Eni and Shell’s acquittal by an Italian court of foreign bribery threatens to undermine one of the major advances of the fight against corruption: the OECD Antibribery Convention. Italy and the 43 other wealthy nations parties to the Convention pledge to investigate, prosecute, and punish nationals who bribe officials of another government.
The trial court’s acquittal of Eni, Shell, and four individuals of paying Nigerian officials over $1.1 billion in return for the rights to OPL-245, a lucrative offshore oil field, shocked those following the case. The bribery evidence on the public record was overwhelming. Rumors that the acquittal was bought immediately began circulating. When the prosecutor announced she would not to appeal the acquittal, the rumor mill went into overdrive and put the question Italy’s commitment to the Convention squarely on the international agenda.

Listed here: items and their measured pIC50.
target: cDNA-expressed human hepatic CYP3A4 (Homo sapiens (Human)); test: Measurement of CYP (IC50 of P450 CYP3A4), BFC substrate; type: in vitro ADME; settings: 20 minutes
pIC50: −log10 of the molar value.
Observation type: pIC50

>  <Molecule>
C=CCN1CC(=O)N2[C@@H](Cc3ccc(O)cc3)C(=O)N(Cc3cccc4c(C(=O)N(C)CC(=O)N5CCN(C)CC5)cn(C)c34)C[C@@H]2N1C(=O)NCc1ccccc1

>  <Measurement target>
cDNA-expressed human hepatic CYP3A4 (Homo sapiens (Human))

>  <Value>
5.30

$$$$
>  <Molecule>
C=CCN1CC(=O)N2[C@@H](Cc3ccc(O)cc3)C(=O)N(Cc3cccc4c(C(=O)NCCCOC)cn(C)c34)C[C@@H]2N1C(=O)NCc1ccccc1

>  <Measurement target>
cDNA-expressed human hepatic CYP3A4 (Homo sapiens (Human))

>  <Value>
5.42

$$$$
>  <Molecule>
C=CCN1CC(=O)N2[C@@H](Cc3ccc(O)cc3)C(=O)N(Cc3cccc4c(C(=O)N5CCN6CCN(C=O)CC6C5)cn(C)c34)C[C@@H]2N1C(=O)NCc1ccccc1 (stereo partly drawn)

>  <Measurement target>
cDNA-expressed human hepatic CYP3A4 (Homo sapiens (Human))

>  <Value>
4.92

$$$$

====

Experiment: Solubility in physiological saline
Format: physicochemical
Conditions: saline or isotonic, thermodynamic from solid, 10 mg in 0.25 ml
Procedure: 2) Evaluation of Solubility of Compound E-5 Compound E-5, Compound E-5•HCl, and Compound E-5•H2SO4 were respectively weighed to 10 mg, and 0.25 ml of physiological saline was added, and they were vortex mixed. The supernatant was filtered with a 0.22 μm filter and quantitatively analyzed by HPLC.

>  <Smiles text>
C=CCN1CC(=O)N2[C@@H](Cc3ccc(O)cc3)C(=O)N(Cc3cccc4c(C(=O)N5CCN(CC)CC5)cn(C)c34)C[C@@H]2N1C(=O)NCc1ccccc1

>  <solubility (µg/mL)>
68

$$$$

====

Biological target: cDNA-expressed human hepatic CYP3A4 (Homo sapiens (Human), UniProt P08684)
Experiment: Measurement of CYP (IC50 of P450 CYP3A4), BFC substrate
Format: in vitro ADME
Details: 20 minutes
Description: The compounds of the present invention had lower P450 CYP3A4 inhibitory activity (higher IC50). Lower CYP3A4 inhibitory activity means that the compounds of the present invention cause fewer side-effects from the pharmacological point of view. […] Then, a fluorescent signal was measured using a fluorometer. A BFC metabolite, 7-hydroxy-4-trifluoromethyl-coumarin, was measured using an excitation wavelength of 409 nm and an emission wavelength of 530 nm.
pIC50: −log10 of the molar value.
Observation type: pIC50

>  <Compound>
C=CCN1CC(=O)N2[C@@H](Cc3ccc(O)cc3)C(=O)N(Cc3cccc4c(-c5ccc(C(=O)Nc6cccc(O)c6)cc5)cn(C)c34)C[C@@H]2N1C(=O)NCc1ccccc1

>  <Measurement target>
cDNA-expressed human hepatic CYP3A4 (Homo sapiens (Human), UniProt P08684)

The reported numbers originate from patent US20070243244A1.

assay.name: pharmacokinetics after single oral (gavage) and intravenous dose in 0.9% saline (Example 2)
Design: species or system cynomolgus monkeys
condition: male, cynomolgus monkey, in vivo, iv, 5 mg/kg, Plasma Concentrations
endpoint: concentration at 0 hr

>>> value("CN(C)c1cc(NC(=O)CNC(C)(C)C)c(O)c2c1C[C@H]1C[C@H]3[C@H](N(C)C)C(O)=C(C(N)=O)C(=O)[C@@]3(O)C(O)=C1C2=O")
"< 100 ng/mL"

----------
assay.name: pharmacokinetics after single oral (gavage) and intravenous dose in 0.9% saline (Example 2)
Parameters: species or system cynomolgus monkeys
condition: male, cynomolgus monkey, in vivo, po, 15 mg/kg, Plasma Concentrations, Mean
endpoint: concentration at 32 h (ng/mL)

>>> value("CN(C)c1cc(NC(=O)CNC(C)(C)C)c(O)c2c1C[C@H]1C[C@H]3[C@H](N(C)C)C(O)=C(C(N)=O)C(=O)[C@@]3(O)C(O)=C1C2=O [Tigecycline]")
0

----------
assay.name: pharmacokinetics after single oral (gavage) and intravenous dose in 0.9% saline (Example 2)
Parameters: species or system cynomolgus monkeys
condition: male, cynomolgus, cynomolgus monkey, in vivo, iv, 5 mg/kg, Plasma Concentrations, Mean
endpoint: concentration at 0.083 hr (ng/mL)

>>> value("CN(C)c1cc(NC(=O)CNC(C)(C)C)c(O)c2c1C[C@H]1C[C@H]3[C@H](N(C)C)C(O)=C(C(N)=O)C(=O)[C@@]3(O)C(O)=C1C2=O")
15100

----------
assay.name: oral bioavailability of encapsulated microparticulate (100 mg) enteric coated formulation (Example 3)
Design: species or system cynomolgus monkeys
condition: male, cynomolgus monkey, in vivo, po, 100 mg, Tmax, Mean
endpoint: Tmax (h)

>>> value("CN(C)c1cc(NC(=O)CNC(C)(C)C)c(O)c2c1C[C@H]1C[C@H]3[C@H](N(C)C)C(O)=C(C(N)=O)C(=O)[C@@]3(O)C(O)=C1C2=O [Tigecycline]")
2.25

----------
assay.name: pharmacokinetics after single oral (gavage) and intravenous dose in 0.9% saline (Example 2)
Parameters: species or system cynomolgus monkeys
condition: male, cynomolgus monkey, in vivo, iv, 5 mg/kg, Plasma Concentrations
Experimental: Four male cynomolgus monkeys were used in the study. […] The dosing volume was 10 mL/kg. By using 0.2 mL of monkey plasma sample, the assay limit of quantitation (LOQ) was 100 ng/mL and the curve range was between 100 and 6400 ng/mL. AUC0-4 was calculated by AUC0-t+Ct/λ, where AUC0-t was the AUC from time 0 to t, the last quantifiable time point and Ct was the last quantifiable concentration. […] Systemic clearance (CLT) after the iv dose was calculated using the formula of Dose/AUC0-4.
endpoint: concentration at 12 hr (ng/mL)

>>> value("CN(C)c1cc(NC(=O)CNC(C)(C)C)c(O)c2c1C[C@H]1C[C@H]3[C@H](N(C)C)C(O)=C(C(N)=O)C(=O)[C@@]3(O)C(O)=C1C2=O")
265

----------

And if a G-7 country backs away from it, how long before other parties follow? Especially when, as in Italy, one of their major companies is in the dock?
Below is a letter from a broad coalition of civil society groups, and the lawyer who represents Nigeria in foreign bribery cases asking U.S. Attorney General Merrick Garland to open a case against Eni and Shell for bribing Nigerian officials. As the authors explain, because Eni and Shell are both subject to Foreign Corrupt Practices Act, when the allegations involving Nigeria first surfaced the U.S. had initiated an investigation. After Italy signaled it was also investigating the companies, the U.S. deferred and closed its case. Now that Italy has utterly failed to see the case through, they urge the U.S. to pick up the ball.
Dear Mr. Attorney General:
Urgent action required by US to defend the OECD Anti-Bribery Convention: The Department of Justice must reopen its investigation into Eni and ShellContinue reading